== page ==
Update: I wrote a blog that was published back on March 30, 2017, entitled Cyber Education: Why Not Start Early? My point was how shocked and disappointed I was that there was no cybersecurity program in the Anne Arundel County Public School System here in Maryland.
Anne Arundel County is the cybersecurity capital of the free world. It is home to the National Security Agency (NSA), U.S. Cyber Command (USCYBERCOM), Defense Information Systems Agency (DISA), the DOD Cyber Crime Center (DC3), the Naval Academy, and literally hundreds of government contractors employing tens of thousands of employees to support these agencies.
Back on June 1st, I received an email from the Deputy Superintendent of the Anne Arundel County Public Schools asking me to meet her for lunch with the Chair of the Education Committee of the Ft. Meade Alliance. They wanted to discuss my blog. I was pleasantly surprised that someone had actually read what I had written. Didn’t happen much when I was in the government.
Then I had an uneasy feeling since I coach baseball for Meade High School in AAC, and I began wondering if they were going to fire me. I thought this meeting could either be very good or very bad. I eagerly accepted the invitation and coordinated on a date two weeks in the future.
I met the two ladies at a local restaurant and we exchanged pleasantries. Then I asked if I was being fired. They both chuckled. The Deputy Superintendent gave me the background for calling the meeting: someone from the Anne Arundel Economic Development Corporation had contacted her office regarding my blog. She then started to list everything the Anne Arundel County Public Schools was doing related to cybersecurity.
When she finished, I respectfully told them that there was obviously a major disconnect between what they thought was going on and the reality of what was really going on at the school level. I informed her that I had been working directly with three different high schools in the county for 12 years, trying to create programs to no avail, and that as recently as May of this year, I had discussed possibilities with the principal and faculty of one school and offered my suggestions and availability to help. I never heard back from them. I gave them several other specific examples. They looked at one another and just shook their heads.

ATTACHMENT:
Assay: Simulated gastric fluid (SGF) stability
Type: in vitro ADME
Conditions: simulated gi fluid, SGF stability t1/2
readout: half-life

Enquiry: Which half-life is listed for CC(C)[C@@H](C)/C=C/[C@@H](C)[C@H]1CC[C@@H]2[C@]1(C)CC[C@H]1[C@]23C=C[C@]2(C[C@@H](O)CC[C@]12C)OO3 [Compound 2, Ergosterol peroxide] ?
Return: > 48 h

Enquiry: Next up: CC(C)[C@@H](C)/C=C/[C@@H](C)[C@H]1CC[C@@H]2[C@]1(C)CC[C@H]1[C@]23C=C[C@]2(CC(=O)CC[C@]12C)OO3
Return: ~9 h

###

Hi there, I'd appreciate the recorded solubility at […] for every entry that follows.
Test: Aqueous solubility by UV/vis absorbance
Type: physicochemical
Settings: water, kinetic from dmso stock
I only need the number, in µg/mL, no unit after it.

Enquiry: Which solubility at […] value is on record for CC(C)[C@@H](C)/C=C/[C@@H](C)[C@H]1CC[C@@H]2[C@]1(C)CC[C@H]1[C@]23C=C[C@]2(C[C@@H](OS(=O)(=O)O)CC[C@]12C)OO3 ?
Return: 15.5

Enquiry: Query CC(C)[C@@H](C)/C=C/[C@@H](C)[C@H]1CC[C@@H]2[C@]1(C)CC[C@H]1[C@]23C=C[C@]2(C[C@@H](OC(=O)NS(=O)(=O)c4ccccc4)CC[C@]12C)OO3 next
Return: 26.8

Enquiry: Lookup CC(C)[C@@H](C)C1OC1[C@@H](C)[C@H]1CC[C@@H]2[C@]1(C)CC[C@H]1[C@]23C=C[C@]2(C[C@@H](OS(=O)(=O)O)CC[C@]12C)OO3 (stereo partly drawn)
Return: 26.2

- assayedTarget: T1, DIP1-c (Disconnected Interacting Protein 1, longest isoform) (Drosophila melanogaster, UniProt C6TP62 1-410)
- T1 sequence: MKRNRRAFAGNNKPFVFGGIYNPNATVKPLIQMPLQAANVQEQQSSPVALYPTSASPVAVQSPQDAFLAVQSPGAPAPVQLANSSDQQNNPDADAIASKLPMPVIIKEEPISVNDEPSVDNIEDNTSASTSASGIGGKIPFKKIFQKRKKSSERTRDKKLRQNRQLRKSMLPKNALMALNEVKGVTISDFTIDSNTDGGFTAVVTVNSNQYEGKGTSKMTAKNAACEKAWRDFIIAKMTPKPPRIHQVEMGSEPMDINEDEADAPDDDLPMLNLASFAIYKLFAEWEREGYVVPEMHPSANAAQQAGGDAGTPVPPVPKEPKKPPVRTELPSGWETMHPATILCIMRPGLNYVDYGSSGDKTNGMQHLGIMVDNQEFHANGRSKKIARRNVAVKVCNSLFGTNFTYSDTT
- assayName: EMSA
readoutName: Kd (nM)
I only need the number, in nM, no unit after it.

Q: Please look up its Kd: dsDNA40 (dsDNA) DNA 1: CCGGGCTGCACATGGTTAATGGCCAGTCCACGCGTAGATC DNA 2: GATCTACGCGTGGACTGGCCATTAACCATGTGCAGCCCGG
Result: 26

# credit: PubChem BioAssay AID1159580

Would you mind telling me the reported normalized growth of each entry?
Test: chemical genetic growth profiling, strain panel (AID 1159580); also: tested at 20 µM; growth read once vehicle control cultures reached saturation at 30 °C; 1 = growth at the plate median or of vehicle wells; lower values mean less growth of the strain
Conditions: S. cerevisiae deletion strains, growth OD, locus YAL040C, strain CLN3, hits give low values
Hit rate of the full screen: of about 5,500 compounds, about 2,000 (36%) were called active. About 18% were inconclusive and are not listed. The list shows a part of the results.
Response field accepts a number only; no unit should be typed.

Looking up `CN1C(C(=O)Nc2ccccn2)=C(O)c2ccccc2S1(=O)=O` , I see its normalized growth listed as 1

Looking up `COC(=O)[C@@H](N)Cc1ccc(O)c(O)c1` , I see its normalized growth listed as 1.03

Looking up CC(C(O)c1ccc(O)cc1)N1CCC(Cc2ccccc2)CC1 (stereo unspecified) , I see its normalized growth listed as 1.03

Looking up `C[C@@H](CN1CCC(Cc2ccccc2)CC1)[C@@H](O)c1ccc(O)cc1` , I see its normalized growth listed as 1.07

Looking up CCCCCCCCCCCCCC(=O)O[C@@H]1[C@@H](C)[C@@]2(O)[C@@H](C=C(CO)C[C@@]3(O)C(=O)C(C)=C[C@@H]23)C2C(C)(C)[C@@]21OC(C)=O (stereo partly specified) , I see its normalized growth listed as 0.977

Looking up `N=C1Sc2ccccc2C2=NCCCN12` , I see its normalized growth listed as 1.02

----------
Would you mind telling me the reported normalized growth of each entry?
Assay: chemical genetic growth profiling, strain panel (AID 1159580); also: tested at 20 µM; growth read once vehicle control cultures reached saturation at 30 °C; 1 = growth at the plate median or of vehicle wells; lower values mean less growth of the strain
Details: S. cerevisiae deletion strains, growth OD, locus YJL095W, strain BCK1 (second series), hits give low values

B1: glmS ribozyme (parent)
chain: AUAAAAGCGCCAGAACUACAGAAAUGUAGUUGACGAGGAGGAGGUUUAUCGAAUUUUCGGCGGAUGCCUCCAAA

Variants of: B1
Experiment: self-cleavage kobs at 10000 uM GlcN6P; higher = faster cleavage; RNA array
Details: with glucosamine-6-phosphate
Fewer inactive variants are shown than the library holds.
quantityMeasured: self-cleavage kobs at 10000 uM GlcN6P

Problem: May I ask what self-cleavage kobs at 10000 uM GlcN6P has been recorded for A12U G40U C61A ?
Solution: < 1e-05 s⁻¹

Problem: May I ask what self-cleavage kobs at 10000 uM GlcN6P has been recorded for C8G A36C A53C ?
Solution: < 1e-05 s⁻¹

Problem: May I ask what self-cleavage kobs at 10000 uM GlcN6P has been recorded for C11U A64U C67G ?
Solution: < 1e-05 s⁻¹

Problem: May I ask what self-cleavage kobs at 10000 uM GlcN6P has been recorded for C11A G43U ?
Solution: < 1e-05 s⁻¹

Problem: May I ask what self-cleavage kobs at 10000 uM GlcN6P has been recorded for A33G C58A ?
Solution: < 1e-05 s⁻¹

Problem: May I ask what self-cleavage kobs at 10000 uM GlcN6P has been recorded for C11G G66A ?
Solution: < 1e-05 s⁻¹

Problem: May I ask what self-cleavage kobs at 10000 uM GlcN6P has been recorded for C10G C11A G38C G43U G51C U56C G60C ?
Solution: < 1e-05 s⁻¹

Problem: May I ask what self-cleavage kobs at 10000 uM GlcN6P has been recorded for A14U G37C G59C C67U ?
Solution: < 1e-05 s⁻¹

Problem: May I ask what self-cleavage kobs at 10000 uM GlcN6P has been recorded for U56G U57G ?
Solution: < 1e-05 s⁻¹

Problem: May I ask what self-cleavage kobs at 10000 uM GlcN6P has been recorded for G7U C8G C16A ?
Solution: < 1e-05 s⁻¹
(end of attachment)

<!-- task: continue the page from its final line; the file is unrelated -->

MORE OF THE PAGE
I was told they weren’t surprised. The Deputy Superintendent said the roadblock was the teacher’s union. They refused to take on anything new without additional compensation. She said they have to deal with this all the time.
They both agreed that cybersecurity should be introduced to the public school systems and they asked if they could have some time to put together a plan. They would get back to me in three weeks. I was excited.
Meanwhile, the U.S. (and our companies) continued to be a piñata for cyber attacks from all over the world. I was finally contacted and asked to attend a meeting at the Central Office on September 25th.
Their proposal was for me to look at the curriculum of 3 of the 12 county high schools and find spots where cyber might be relevant; they would then coordinate with that school to provide an invitation for me to come in and talk to teachers, students, and school administrators. They were quick to point out that this would be as a volunteer and that they couldn’t pay me unless I had a bachelor’s degree in education.
I reminded them that I already volunteer about 30-36 hours a week in the spring to coach the JV baseball team, volunteer as coach for their summer and fall teams, run workout and weight training sessions 2 afternoons a week during the winter, and that I also pay for field and team equipment that the county doesn’t provide. They said “thanks.”
So we have at least broken inertia. They have decided to crawl before walking, and will hopefully eventually move to running. It’s a start.
Now I need other parents, college kids, private sector companies, and federal government officials in this area to volunteer with me to help jump start a cybersecurity program in the county’s public schools. Either that or come help me prep the baseball fields every evening.
Obviously if you’re reading this blog, you are the choir. I urge you to see what is going on related to cybersecurity in your local school system, and maybe volunteer to help them, too.
Jim Christy is VP of Investigations and Digital Forensics at Cymmetria. Jim retired from the U.S. government in 2013, ending a career investigating computer crimes and running digital forensics labs that began in 1986 at the Air Force Office of Special Investigations.
Jim can be reached by email at firstname.lastname@example.org
Connect with Jim on Twitter: @jimchristyusdfc